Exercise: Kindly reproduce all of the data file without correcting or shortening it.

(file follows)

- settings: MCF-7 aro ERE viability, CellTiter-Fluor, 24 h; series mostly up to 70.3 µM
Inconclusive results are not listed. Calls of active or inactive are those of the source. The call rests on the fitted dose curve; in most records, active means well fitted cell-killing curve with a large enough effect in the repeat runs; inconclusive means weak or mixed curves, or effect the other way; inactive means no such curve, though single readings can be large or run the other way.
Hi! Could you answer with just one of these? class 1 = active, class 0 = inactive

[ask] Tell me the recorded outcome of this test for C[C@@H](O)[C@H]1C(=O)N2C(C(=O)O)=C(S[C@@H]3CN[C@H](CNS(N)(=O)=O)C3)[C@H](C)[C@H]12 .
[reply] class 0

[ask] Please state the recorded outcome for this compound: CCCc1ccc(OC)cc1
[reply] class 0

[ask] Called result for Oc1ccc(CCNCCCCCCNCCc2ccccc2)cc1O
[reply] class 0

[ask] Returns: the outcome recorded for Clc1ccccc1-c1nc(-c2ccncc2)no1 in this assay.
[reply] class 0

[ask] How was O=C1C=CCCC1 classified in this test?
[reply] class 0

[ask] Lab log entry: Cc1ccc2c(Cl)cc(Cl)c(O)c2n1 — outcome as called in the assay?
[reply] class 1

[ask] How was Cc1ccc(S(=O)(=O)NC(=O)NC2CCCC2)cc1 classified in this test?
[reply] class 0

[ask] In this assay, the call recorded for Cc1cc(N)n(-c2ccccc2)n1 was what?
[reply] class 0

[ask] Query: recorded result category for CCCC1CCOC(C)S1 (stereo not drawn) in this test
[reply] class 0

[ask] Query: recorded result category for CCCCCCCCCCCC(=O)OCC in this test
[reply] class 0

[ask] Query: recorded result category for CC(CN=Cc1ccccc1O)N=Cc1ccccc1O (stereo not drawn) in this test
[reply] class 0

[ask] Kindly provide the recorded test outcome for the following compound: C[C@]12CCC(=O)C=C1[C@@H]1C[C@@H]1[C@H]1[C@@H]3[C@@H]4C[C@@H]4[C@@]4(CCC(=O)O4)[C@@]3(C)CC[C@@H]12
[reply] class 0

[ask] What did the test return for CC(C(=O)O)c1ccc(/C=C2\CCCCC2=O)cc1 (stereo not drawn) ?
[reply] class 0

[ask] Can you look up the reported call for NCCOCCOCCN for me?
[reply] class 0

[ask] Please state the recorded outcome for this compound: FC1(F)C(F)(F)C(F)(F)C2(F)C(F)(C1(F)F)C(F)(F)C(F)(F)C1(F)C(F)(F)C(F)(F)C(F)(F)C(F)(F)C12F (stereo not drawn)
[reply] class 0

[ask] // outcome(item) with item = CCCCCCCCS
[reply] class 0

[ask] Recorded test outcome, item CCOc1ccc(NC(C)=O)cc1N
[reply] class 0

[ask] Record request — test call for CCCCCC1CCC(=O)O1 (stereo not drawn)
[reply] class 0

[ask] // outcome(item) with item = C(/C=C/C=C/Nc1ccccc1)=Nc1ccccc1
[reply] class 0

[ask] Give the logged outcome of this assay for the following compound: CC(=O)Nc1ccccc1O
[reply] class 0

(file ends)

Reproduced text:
- settings: MCF-7 aro ERE viability, CellTiter-Fluor, 24 h; series mostly up to 70.3 µM
Inconclusive results are not listed. Calls of active or inactive are those of the source. The call rests on the fitted dose curve; in most records, active means well fitted cell-killing curve with a large enough effect in the repeat runs; inconclusive means weak or mixed curves, or effect the other way; inactive means no such curve, though single readings can be large or run the other way.
Hi! Could you answer with just one of these? class 1 = active, class 0 = inactive

[ask] Tell me the recorded outcome of this test for C[C@@H](O)[C@H]1C(=O)N2C(C(=O)O)=C(S[C@@H]3CN[C@H](CNS(N)(=O)=O)C3)[C@H](C)[C@H]12 .
[reply] class 0

[ask] Please state the recorded outcome for this compound: CCCc1ccc(OC)cc1
[reply] class 0

[ask] Called result for Oc1ccc(CCNCCCCCCNCCc2ccccc2)cc1O
[reply] class 0

[ask] Returns: the outcome recorded for Clc1ccccc1-c1nc(-c2ccncc2)no1 in this assay.
[reply] class 0

[ask] How was O=C1C=CCCC1 classified in this test?
[reply] class 0

[ask] Lab log entry: Cc1ccc2c(Cl)cc(Cl)c(O)c2n1 — outcome as called in the assay?
[reply] class 1

[ask] How was Cc1ccc(S(=O)(=O)NC(=O)NC2CCCC2)cc1 classified in this test?
[reply] class 0

[ask] In this assay, the call recorded for Cc1cc(N)n(-c2ccccc2)n1 was what?
[reply] class 0

[ask] Query: recorded result category for CCCC1CCOC(C)S1 (stereo not drawn) in this test
[reply] class 0

[ask] Query: recorded result category for CCCCCCCCCCCC(=O)OCC in this test
[reply] class 0

[ask] Query: recorded result category for CC(CN=Cc1ccccc1O)N=Cc1ccccc1O (stereo not drawn) in this test
[reply] class 0

[ask] Kindly provide the recorded test outcome for the following compound: C[C@]12CCC(=O)C=C1[C@@H]1C[C@@H]1[C@H]1[C@@H]3[C@@H]4C[C@@H]4[C@@]4(CCC(=O)O4)[C@@]3(C)CC[C@@H]12
[reply] class 0

[ask] What did the test return for CC(C(=O)O)c1ccc(/C=C2\CCCCC2=O)cc1 (stereo not drawn) ?
[reply] class 0

[ask] Can you look up the reported call for NCCOCCOCCN for me?
[reply] class 0

[ask] Please state the recorded outcome for this compound: FC1(F)C(F)(F)C(F)(F)C2(F)C(F)(C1(F)F)C(F)(F)C(F)(F)C1(F)C(F)(F)C(F)(F)C(F)(F)C(F)(F)C12F (stereo not drawn)
[reply] class 0

[ask] // outcome(item) with item = CCCCCCCCS
[reply] class 0

[ask] Recorded test outcome, item CCOc1ccc(NC(C)=O)cc1N
[reply] class 0

[ask] Record request — test call for CCCCCC1CCC(=O)O1 (stereo not drawn)
[reply] class 0

[ask] // outcome(item) with item = C(/C=C/C=C/Nc1ccccc1)=Nc1ccccc1
[reply] class 0

[ask] Give the logged outcome of this assay for the following compound: CC(=O)Nc1ccccc1O
[reply] class 0